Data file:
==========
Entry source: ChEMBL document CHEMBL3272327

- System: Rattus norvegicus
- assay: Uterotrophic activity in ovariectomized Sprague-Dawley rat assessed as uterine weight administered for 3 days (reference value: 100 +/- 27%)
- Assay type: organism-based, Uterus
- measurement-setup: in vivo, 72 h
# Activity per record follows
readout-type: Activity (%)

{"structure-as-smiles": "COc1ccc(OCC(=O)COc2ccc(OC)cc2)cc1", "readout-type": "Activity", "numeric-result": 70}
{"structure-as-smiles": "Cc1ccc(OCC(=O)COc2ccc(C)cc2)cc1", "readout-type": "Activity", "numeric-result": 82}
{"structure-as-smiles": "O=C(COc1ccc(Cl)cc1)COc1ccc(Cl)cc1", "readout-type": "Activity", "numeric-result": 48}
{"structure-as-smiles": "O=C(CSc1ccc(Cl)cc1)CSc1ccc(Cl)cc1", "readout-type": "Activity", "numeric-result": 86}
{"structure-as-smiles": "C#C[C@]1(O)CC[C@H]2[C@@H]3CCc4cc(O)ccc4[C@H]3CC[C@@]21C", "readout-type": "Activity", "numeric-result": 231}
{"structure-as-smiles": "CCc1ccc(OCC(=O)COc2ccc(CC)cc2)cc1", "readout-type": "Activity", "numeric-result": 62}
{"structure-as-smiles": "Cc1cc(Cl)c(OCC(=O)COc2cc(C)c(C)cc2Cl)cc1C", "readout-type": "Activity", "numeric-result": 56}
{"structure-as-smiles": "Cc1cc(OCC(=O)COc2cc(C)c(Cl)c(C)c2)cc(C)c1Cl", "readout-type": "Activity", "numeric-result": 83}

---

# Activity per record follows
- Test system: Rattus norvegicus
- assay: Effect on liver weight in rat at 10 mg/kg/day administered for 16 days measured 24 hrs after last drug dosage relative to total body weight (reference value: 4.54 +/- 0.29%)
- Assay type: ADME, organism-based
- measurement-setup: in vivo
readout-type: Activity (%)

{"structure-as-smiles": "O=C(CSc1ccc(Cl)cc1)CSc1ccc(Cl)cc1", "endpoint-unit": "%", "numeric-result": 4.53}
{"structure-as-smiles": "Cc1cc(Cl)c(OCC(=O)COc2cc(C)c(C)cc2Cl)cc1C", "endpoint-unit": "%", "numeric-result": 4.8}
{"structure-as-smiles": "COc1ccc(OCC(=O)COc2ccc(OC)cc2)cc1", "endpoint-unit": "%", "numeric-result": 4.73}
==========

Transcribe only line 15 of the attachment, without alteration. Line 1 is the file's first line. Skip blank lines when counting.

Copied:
{"structure-as-smiles": "Cc1cc(OCC(=O)COc2cc(C)c(Cl)c(C)c2)cc(C)c1Cl", "readout-type": "Activity", "numeric-result": 83}